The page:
I want to start out with a couple of thoughts on this section of the website. First, many of the concepts listed here are not new, or anything profound. They can be found in any half-way decent book on bushcraft. My whole reason for wanting to re-create the information is because of the presentation. As much as possible, I plan on using videos to demonstrate the techniques. To look a diagram in a book and visualize it working is one thing. Actually seeing it happen is totally another. With that in mind, I will try to cite references for the different techniques when appropriate.

Second, I wanted to comment a bit about bushcraft and its environmental impact. I am going to start that with a quote from one of my idols, Ray Mears; “Because I firmly believe that far from hurting the planet, the growing knowledge of bushcraft is helping our natural world. When we employ bushcraft skills it may seem as if we are consuming natural resources, but of course the more we learn about the trees, the plants, the animals around us, the more we respect them. The more we respect them, the more we cherish them, and the more we nurture and take care of them. That is the underlying principle of bushcraft.”

That pretty much sums up my feelings on the topic, but let’s take that one step further. It is undeniable that man takes more from the earth than he gives back. It is a unfortunate truth of our modern lives and is not sustainable. That type of non-sustainable existence will have to end one day either through our own willful actions, or situations that will be forced upon us. Bushcraft can seem destructive because in order to perform your task at hand, you are personally witnessing the TOTAL impact to the earth from your actions. The same is not true when you buy a chrome plated, Chinese-made hot dog stick. At first glance it appears the ecological choice. But, do you really consider the aspects that went into the production of that hot dog stick? The raw materials, the process of acquiring those materials, the manufacturing process and energy required, and finally the transportation involved in getting the product to you. In this case, the destruction to the earth is “out of sight, out of mind,” as the saying goes. In the end, it is a many faceted argument, and the final choice is a personal one.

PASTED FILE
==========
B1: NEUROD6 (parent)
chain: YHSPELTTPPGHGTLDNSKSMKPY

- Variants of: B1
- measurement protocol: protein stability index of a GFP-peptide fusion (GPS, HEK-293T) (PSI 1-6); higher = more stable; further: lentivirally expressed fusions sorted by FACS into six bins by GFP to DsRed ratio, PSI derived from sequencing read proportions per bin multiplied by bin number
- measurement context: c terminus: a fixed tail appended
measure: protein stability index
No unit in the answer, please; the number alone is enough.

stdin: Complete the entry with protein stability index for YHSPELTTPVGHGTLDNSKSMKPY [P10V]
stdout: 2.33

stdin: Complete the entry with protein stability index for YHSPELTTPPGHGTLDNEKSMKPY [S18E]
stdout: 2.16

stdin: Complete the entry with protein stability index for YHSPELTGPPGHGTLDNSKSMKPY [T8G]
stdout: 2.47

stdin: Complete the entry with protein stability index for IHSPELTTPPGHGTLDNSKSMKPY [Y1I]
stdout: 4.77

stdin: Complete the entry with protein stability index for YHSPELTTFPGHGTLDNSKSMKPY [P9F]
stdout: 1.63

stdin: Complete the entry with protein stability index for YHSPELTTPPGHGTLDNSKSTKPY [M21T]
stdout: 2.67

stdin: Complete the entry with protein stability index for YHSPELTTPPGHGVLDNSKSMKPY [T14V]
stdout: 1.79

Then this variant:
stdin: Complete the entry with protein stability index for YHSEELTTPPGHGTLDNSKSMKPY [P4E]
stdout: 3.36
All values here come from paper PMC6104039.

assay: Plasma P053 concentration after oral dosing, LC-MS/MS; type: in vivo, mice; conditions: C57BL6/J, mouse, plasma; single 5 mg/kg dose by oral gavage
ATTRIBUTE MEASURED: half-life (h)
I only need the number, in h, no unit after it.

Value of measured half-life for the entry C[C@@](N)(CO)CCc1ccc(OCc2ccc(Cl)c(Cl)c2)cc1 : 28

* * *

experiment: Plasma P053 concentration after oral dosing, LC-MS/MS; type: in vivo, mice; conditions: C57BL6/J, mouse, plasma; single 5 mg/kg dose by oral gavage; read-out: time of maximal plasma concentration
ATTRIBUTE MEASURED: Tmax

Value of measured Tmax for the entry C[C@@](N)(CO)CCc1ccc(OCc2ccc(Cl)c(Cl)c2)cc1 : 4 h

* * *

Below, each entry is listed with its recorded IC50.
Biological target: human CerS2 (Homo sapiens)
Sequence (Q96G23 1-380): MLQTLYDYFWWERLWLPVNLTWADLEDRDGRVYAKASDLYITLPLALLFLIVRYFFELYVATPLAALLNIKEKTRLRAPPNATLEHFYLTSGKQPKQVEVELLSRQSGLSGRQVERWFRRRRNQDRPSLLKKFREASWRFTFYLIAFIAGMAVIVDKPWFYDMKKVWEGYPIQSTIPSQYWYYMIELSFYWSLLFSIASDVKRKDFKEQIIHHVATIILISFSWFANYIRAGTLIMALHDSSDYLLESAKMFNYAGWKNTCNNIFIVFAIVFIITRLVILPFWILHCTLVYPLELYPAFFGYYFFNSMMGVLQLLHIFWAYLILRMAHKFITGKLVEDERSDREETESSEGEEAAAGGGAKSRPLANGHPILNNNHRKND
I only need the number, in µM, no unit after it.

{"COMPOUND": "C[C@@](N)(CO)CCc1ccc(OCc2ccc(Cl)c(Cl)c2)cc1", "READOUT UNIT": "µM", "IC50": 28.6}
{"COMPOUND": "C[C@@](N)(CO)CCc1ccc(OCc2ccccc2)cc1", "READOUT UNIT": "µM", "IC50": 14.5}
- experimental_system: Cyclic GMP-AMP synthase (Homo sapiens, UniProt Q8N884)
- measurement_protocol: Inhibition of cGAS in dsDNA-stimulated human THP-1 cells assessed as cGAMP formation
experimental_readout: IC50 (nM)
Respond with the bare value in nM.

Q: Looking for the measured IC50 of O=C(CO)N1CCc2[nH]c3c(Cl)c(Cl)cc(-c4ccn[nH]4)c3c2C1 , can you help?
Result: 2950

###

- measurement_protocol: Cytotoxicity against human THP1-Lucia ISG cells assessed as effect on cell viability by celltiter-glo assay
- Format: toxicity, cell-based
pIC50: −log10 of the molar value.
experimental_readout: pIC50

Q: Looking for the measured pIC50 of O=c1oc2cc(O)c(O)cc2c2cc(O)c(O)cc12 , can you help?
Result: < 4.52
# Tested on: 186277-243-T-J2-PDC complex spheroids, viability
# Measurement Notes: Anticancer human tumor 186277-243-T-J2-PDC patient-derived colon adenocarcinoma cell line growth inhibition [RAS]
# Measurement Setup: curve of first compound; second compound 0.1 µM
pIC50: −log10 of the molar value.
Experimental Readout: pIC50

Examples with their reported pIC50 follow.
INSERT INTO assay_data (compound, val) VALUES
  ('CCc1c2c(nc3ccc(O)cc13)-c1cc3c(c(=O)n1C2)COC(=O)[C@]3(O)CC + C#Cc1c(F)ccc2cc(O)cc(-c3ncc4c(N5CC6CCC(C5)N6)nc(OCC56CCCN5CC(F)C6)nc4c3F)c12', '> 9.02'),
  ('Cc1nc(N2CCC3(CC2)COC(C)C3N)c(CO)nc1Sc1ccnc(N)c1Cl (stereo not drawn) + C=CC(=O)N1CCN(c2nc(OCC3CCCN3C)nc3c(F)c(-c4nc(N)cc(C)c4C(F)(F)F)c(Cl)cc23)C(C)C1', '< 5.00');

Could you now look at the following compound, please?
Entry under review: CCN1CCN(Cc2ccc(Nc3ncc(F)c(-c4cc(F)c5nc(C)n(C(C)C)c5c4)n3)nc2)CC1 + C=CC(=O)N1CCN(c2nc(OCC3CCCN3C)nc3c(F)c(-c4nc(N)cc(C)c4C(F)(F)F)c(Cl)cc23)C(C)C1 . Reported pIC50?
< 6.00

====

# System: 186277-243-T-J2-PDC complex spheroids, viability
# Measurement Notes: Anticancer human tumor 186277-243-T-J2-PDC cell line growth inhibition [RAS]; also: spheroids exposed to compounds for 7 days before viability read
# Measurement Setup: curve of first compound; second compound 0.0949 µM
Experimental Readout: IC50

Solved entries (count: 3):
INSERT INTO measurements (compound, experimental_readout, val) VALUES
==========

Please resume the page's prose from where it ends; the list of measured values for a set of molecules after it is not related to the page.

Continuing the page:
The reason for the this long disclaimer is to warn you that if you think carving a green stick is not appropriate to accomplish every day tasks, then a website such as this one is one that you should not be visiting. Comments and criticism will be gladly taken, but I am not going to allow comments regarding mis-understanding of environmental issues.

Below is an outline on the techniques I plan on providing material for. As the content becomes available, the individual item will become a hyperlink.


- Chopping small wood
- Batoning
- Feathersticks
- Ferro rod technique and starting
- Natural tinders
- Fire with only ax, firesteel and log (no tinder here…..)

Basic Techniques:
- Bend cutting
- Traditional notches
- Hook notches
- Complex notches
- Use of tree forks
- Making points

Putting basic techniques together to make:
- Pot stick
- H bar crane
- Adjustable crane


- Tongs
- Baskets
- Cup

Map and Compass Techniques